The software experience has a more advanced look on the Rogue as well, but as far as actual scorable differences, there really are none as both of them have wireless AA and ACP and built-in navigation.

One thing that is scorable though is the lack of HomeLink remotes on the CR-V’s auto-dimming mirror, and its lack of a panoramic moonroof option, which the Rogue offers on almost all trims.

CR-V Rear
Rogue Rear

Rear Seats and Cargo

Now heading to the rear areas, things are heating up even more. Specs-wise, the CR-V’s massive 41-inches of legroom is basically impossible to beat in this segment, but the headroom is in the Rogues favor, though not by enough to earn a point.

CR-V: 41.0 inches of legroom | 38.2-inches of headroom

Rogue: 38.5 inches for legroom | 39.2-inches headroom

The other advantage when it comes to rear seat comfort is that the CR-V’s seats recline far with 8 levels you can choose from for max comfort.

As far as the features back here, both models have rear vents and 2 USB-C ports for charging devices, but you’ll notice two extra items in the Rogue: 3-zone climate controls, and heated back seats.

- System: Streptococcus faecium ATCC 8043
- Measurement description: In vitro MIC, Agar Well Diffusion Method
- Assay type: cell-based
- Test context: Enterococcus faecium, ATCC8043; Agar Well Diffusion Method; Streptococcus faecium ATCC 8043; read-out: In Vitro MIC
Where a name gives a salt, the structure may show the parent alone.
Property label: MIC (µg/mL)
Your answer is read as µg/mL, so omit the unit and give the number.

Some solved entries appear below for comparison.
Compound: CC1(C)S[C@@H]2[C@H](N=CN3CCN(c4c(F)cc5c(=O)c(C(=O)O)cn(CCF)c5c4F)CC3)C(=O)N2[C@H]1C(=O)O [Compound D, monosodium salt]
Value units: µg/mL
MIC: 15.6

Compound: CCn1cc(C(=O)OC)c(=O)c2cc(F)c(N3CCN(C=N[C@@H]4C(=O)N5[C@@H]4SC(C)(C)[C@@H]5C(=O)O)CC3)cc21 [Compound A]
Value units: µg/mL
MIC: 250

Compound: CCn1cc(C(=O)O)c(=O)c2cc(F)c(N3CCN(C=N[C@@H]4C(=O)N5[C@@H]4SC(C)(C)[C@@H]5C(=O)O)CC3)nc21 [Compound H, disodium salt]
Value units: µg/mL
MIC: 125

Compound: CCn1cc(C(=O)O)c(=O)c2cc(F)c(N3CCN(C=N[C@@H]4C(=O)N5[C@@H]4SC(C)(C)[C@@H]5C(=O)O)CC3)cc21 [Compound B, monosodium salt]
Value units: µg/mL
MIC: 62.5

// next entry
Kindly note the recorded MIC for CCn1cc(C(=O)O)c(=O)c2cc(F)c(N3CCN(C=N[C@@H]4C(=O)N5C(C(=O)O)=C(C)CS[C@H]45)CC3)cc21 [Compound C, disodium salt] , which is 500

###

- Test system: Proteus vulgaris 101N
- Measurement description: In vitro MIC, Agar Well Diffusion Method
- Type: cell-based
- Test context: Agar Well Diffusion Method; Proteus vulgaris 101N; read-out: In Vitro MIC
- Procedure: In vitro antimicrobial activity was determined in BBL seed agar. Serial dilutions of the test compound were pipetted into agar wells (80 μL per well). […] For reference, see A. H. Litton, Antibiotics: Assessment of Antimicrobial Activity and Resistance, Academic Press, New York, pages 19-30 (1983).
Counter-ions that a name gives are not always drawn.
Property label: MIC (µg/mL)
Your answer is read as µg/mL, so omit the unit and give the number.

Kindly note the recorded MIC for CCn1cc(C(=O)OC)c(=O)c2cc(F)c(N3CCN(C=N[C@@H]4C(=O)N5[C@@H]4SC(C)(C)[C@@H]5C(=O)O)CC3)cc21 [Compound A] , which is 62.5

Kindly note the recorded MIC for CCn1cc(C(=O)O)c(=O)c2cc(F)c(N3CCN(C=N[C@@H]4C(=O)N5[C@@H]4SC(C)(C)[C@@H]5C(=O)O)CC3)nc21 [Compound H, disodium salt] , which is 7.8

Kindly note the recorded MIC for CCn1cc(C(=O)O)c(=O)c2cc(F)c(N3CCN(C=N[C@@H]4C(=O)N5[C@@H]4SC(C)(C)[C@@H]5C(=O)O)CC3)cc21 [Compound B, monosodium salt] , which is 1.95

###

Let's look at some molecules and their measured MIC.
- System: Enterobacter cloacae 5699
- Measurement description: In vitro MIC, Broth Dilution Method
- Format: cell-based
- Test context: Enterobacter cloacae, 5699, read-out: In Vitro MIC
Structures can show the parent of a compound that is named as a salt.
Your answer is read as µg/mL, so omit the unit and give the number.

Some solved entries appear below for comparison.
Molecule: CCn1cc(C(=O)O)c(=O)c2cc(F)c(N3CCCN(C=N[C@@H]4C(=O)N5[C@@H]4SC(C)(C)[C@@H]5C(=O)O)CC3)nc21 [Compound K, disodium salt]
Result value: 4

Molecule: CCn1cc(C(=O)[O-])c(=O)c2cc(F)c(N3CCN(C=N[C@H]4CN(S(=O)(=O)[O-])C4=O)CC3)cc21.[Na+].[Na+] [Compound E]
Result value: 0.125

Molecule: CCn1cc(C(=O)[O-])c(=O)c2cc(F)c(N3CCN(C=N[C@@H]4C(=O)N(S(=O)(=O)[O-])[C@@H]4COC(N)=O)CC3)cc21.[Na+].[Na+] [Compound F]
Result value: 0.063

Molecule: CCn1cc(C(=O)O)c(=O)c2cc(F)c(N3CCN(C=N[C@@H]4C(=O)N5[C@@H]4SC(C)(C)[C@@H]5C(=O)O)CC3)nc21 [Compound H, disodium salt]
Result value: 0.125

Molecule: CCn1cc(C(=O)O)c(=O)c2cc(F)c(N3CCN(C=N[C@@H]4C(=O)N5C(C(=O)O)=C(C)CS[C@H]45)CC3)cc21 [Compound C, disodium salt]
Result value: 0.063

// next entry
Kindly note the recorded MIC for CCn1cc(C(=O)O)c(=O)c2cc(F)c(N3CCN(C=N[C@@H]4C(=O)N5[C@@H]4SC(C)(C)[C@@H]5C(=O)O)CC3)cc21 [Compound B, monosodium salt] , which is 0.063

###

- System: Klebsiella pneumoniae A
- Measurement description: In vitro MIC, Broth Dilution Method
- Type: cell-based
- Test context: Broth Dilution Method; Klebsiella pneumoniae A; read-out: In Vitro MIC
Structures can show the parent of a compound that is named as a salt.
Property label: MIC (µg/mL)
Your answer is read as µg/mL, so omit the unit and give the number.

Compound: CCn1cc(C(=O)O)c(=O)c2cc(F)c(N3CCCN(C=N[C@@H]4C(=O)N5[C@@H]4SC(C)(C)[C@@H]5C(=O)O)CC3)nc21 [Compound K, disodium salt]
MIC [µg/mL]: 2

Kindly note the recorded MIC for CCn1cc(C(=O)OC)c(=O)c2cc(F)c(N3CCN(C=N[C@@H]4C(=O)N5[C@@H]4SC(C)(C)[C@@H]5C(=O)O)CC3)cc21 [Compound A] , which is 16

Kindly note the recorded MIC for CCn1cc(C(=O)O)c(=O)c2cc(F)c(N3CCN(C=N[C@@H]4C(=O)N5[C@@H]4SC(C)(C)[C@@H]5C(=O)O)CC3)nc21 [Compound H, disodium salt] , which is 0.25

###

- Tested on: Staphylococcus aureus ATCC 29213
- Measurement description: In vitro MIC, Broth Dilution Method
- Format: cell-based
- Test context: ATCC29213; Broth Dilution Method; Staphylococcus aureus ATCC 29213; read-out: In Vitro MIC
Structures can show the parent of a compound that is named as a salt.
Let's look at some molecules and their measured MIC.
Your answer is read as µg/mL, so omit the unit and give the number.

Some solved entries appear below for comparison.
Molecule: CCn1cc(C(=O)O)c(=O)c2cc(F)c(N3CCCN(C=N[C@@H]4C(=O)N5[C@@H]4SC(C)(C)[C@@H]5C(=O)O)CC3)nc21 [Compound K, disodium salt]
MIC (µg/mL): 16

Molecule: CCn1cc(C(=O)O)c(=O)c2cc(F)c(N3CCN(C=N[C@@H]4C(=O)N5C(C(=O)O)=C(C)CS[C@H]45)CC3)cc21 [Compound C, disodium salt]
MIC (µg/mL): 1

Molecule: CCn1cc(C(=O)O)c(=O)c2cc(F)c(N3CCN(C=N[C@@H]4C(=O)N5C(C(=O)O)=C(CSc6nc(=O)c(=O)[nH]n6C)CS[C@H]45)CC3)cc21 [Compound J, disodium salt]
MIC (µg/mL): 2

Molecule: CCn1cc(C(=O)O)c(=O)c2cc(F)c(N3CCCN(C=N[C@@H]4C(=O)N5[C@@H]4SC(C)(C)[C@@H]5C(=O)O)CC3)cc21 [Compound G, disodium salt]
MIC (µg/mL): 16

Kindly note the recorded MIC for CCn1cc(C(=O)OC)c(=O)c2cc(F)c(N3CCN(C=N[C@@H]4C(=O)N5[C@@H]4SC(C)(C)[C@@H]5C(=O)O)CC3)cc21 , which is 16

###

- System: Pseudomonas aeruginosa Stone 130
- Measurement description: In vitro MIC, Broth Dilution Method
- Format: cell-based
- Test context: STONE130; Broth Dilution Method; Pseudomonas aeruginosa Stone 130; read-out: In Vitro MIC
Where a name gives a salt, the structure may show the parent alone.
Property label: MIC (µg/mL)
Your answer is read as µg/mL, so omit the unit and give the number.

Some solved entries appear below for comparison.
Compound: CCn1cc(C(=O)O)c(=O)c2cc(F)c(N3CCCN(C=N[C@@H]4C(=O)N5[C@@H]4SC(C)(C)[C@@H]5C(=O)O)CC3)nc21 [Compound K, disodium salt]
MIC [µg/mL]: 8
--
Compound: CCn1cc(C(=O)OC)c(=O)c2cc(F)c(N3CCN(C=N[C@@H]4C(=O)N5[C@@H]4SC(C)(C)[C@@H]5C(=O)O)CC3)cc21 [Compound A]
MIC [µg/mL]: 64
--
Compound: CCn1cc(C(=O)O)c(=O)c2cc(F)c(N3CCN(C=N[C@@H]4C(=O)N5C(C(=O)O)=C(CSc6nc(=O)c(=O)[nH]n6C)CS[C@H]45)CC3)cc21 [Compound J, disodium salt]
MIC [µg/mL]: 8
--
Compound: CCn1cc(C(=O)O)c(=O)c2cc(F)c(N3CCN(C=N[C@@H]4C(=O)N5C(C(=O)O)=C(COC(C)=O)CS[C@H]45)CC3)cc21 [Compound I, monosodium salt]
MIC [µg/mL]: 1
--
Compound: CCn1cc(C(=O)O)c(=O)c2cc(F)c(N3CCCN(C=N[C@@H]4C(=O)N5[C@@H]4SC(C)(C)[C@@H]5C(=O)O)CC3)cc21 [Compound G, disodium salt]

Moving out back, the two crossovers have power tailgates with hands-free access, but as your momma taught you, it’s what’s on the inside that is most important. 

Back about 5 years ago, the CR-V was the undisputed cargo capacity champ but at the max configuration this Rogue has largely caught up. There is only a 3% difference in space between them, which is not enough for the CR-V to score a point, but critically, with the seats in upright, the CR-V has 8% more space, which is enough to matter and score a point.

CR-V: Behind 2nd row: 39.3 cubic feet | Max: 76.5 cu.ft

Rogue: Behind 2nd row: 36.5 cubic feet | Max: 74.1 cu.ft

Alright, we’re done with the interiors now, so it’s time to take this fight to the streets.

CR-V Front
Rogue Front